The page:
Lady Walton House
Leslie and Lady Walton bought the house and farmland in 1952. The couple raised purebred Hereford cattle, some chickens, several horses and vegetables on the property. But they were much better known for their contributions to education in the county.
They met while working for Scottsville School, he as the principal and she as a teacher, and married in 1940. They had no children of their own, but Lady said they counted the scores of students they taught throughout their careers as their children. Leslie Walton served as assistant superintendent for Albemarle County Schools for 22 years. When Paul H. Cale, a Crozet resident, retired in July 1969, Walton took over as superintendent. He made his mark championing innovative ideas such as merit pay raises for teachers and year-round schooling.
Sadly, he never got the opportunity to see those ideas take shape. He died suddenly of a heart attack on a Saturday afternoon at his home. The date was July 11, 1970. He was 64 and only a year into his new position. Schools across the county closed the Monday following his death out of respect for the man, for whom Walton Middle School is named.
Lady Walton was left to manage the farm on her own. No shrinking violet, she was a renowned educator in her own rite. She had graduated from Longwood College at Farmville. Following teaching stints in Greenwood and Scottsville, she became head librarian in the Albemarle school system and served as president of the Virginia Library Association in 1967.
“It’s just a plain, white house,” she said in describing her home for a story in the Daily Progress on Aug. 16, 1961. She was being recognized for her work as a librarian, which landed her in the “Who’s Who of American Women.”
“It’s very comfortable, but don’t get the idea we have an estate,” she said. The article said the house was an interest of Lady Walton’s, but she didn’t go in for a lot of decorating. “Except for the kitchen table and that I keep piled high with newspapers, magazines and books.”
A friend and fellow member of Mountain Plain Baptist Church, where Lady Walton taught a men’s Bible class, used to visit her on the farm after Leslie Walton died.
“As long as I knew her, she lived in the basement of that house,” Gloria Strickler said in a recent interview. “Maybe she moved to the basement after he died. I never went to the house when he was alive. I figured she had what she needed downstairs and it was too much trouble to climb up the stairs.
“She had tons of books. Being a librarian that should be expected,” Strickler said. “She would always offer you something to drink.” Strickler said Lady suffered several strokes before she died in 1993 at the age of 83.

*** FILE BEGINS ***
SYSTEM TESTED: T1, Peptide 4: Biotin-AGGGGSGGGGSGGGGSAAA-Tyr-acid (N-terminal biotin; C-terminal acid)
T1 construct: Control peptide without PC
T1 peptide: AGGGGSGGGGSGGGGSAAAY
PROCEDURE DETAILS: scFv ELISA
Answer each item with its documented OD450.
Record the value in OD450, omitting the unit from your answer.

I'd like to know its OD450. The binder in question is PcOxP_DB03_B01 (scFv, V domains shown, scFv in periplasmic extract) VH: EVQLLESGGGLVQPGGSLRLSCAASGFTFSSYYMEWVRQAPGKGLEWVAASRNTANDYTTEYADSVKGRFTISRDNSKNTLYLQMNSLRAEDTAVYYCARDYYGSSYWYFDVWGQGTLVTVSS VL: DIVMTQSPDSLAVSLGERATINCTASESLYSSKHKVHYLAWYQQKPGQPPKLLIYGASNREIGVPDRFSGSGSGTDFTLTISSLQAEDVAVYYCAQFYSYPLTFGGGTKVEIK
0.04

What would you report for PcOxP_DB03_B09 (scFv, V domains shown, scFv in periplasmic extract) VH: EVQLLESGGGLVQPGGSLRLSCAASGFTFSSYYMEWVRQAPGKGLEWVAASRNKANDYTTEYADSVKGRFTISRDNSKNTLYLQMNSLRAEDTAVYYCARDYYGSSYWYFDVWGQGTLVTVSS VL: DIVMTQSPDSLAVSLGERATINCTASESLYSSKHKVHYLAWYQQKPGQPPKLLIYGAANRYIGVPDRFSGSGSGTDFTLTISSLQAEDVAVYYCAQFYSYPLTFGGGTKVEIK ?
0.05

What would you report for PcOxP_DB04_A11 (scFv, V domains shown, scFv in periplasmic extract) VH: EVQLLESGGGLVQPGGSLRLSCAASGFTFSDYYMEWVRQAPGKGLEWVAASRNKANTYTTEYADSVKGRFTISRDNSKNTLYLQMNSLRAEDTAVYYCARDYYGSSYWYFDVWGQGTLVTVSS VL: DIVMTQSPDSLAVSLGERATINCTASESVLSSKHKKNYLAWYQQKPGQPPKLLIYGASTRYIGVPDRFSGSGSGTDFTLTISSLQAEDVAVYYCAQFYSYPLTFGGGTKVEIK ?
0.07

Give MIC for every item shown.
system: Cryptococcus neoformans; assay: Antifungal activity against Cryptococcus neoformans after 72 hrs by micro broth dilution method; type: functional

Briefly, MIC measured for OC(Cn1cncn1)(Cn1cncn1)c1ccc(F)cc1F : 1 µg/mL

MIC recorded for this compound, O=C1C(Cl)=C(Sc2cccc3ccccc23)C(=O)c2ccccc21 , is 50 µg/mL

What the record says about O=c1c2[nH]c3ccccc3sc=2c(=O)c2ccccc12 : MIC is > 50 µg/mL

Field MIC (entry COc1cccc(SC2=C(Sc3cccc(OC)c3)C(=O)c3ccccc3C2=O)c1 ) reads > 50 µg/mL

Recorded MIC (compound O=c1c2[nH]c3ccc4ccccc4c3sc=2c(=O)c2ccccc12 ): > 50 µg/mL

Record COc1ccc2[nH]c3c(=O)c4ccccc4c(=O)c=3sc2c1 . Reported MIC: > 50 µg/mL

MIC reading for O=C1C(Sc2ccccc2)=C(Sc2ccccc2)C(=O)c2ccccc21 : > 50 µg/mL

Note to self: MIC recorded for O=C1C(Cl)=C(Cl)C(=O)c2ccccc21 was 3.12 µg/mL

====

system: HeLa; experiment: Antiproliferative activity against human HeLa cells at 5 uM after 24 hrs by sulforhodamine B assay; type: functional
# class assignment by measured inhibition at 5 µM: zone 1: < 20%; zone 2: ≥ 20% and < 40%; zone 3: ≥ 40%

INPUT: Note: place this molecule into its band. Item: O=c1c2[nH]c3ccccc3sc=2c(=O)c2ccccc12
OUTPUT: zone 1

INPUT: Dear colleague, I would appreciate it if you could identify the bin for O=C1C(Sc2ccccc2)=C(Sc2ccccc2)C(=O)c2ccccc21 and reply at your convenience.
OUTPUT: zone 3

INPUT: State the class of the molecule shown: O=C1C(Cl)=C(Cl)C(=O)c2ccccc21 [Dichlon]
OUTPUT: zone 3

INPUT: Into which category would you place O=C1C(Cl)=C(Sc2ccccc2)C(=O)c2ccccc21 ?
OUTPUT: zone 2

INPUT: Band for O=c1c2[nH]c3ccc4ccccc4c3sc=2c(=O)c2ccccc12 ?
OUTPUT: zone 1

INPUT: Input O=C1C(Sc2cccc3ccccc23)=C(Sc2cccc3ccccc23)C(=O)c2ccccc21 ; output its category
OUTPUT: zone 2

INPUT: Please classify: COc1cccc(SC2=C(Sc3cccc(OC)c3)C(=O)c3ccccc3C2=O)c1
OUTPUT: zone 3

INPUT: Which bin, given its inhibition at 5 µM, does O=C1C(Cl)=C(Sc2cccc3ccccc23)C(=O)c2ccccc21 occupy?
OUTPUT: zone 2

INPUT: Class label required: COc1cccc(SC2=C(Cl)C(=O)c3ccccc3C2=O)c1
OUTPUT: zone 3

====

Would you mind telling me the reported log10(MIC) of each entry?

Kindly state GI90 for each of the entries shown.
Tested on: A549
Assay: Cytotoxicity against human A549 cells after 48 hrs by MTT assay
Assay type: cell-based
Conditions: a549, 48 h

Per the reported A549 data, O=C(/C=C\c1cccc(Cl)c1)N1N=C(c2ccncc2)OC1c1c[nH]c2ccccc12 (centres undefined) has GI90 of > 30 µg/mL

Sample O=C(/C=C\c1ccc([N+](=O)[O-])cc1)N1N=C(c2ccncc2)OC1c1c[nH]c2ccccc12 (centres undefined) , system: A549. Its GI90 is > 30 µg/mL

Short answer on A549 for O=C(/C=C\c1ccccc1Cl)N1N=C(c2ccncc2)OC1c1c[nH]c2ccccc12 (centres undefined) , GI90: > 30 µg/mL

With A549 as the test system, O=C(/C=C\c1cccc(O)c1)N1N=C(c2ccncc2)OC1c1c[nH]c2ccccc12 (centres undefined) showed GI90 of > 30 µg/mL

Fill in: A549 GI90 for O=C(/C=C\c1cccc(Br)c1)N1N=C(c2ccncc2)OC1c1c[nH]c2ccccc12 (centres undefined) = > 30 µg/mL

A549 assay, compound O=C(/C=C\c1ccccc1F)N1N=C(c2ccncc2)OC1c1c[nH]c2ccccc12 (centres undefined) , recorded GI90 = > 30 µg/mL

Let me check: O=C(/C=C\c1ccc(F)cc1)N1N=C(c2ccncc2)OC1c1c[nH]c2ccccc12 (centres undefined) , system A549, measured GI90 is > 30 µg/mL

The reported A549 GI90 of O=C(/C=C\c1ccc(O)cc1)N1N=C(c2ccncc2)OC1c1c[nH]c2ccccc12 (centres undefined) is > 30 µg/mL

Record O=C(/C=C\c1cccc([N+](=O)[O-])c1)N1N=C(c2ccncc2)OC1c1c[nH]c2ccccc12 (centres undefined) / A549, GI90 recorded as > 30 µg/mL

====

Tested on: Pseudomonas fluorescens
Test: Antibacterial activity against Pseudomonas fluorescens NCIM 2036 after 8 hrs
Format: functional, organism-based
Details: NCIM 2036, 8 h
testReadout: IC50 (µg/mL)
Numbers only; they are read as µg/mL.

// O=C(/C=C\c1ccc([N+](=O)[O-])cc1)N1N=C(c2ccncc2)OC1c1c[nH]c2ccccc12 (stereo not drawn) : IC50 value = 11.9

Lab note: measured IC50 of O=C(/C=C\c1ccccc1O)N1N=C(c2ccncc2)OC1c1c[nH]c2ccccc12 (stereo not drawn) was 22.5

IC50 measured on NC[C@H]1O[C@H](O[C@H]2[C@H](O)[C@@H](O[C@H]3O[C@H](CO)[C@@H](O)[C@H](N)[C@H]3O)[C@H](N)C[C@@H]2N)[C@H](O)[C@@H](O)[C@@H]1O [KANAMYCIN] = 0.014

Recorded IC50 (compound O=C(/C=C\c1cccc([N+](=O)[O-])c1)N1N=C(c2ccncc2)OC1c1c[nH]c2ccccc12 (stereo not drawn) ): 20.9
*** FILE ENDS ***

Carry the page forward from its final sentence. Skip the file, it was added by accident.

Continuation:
Western Ridge Clubhouse
In October 1994, Highlands West, a limited partnership that included real estate developer Hunter Craig, paid $541,500 in cash to Lady Walton’s estate to purchase the house, its outbuildings and 144 acres.
Craig left the interior of the house intact, but made significant changes to the property. He
took out the railroad grade crossing from Route 240 and built a new entrance to the property with a bridge over the tracks. A new road, Lake Tree Lane, connected to the house; the front of the house became the back and the back became the front.
A huge wraparound porch and French doors were built onto the new front facing Lake Tree Lane. In went a swimming pool, playground, tennis courts and a gravel parking lot during the spring of 1997. The former carriage house was converted into a fitness center for the neighborhood.
By January 2003, most of the initial 100 lots had been sold and the developers turned over the property and all its amenities to the Western Ridge Owners Association. It was now up to the WROA to decide what, if anything, to do with the house.
“When they conveyed ownership of the entire house and grounds to the association, people started to think what can we do to maximize its use,” said Kimberly Gale, one of the neighborhood’s early residents. The volunteer board of WROA surveyed the homeowners to ask their opinion. According to Gale and her husband, Lee Gale, who served on the board, there were three options on the table: 1) Remove and rebuild the clubhouse; 2) gut the interior and modify, or 3) add on to the existing structure.
“We did none of those options,” Kimberly Gale said. “Ultimately we voted to make as few alterations to the original house as possible. We chose preservation.”
At the time, the property included numerous outbuildings. K. Edward Lay, an architectural researcher and professor at U.Va., did an extensive study of the property for a chapter entitled “The Greek Revival (1830-1860)” in his book, The Architecture of Jefferson Country.
“It remains one of the most intact post-Civil War farm complexes in the county and includes a family cemetery, icehouse, smokehouse, carriage house, and apple storage houses,” Lay wrote in the book, published in 2000.
Sadly, the WROA had to tear down the icehouse and smokehouse in 2007 when they became unsafe. It is now the site of a sheltered picnic pavilion and fire pit. “They were so dilapidated it was a safety hazard,” said Lee Gale. “We had so many little kids climbing in and out. It was the biggest safety risk ever.”
The upkeep on such an historic house hasn’t come without a cost. Financial records show the neighborhood spends about $10,000 per year alone on utilities and maintenance on the house. In 2003, they replaced the aging metal roof with a copper one for $30,000.
The neighborhood believes it is money well spent. Most days, the clubhouse is abuzz with some kind of activity. Over the past two decades, it has served as the site of countless birthday parties, scout meetings, board meetings, book clubs, bible studies, poker nights, summer camps, pancake breakfasts, and even a wedding.
“It’s history come to life,” Kimberly Gale said. “It maintains the character of the original farm and property. It’s a constant reminder of how people lived simpler times in smaller spaces.”